You've heard of the metroplex? Well, welcome to the Texaplex.
That's Newsweek's term for Texas's big, thriving cities — Houston, Austin, Dallas and San Antonio — and it's named them the number one destination for job-seeking Americans. (Sucks to be you, Fort Worth!) As Joel Kotkin writes,
For sheer economic promise, no place beats Texas. Though the Lone Star State’s growth slowed during the recession, it didn’t suffer nearly as dramatically as the rest of the country. Businesses have been flocking to Texas for a generation, and that trend is unlikely to slow soon. Texas now has more Fortune 500 companies — 58 — than any other state, including longtime corporate powerhouse New York.
Houston in particular is singled out for its growth-friendly industries — "a robust energy business and medical-services industry, and thriving international trade" — as well as mentioning that, along with Dallas, it has a higher rate of immigration from other parts of the country than Chicago and could rival New York or Los Angeles for diversity in the future.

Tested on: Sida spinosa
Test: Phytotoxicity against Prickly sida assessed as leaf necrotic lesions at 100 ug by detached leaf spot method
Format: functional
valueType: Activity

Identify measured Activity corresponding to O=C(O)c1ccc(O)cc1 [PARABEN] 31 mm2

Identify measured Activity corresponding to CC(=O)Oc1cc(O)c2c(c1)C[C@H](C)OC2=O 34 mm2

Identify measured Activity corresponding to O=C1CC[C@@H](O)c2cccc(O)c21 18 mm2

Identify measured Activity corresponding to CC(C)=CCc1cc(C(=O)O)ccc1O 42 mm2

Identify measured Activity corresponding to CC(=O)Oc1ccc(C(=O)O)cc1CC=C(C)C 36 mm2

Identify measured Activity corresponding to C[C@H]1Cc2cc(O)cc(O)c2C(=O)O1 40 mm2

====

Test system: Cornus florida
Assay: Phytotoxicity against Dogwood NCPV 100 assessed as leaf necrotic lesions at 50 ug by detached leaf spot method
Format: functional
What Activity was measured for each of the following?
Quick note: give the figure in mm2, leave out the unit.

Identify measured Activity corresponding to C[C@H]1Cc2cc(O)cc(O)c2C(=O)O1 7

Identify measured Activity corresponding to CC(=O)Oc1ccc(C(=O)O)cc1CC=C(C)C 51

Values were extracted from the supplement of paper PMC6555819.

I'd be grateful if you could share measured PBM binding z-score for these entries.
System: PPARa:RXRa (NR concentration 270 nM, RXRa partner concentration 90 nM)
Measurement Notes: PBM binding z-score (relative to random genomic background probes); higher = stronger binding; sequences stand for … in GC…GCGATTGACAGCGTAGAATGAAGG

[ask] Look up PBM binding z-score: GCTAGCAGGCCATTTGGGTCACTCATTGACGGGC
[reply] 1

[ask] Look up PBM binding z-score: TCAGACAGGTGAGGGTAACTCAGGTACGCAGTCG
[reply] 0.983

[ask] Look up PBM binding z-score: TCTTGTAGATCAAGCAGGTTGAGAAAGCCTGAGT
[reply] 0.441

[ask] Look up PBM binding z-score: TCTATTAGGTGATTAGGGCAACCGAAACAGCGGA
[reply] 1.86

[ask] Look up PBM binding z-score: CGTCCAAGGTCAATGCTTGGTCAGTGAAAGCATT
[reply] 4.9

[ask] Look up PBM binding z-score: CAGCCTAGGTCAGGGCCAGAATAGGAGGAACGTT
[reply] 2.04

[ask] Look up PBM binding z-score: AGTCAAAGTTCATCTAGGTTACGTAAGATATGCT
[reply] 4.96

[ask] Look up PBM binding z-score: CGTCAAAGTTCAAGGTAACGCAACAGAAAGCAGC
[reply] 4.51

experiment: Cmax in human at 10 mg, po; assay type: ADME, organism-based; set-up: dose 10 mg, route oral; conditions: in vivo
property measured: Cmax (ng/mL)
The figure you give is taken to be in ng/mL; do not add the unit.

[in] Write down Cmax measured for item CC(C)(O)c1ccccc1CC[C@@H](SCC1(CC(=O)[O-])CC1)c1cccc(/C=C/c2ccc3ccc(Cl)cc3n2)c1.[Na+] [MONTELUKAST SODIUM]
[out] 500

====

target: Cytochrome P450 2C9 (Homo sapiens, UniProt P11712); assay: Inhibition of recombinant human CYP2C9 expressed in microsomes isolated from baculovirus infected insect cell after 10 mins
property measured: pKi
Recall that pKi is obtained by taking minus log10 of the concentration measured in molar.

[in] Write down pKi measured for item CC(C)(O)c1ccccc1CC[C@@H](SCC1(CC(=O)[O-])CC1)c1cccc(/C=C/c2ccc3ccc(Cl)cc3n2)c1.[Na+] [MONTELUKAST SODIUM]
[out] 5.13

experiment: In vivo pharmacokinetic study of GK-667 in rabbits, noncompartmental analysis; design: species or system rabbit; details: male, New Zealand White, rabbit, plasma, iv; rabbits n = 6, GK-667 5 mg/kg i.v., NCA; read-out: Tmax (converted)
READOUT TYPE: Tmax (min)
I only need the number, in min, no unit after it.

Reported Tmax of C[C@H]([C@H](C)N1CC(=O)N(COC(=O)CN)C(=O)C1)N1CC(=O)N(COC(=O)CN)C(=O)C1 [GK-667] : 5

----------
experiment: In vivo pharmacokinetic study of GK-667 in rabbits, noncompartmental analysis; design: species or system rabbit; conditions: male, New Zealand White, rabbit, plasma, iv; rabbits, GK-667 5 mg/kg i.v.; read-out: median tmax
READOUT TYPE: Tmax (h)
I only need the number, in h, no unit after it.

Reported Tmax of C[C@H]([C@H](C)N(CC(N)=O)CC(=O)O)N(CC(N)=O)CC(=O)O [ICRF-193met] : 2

North Carolina, Virginia and Utah also got props as some of the country's new silicon valleys (should we can them Silicon Hollows?) and some cities in the midwest like Oklahoma City, Des Moines and Indianapolis, which missed the housing boom and bust, are noted for attracting increased investment.
But these towns are small potatoes compared to the economic power in the Lone Star state. All hail the Texaplex.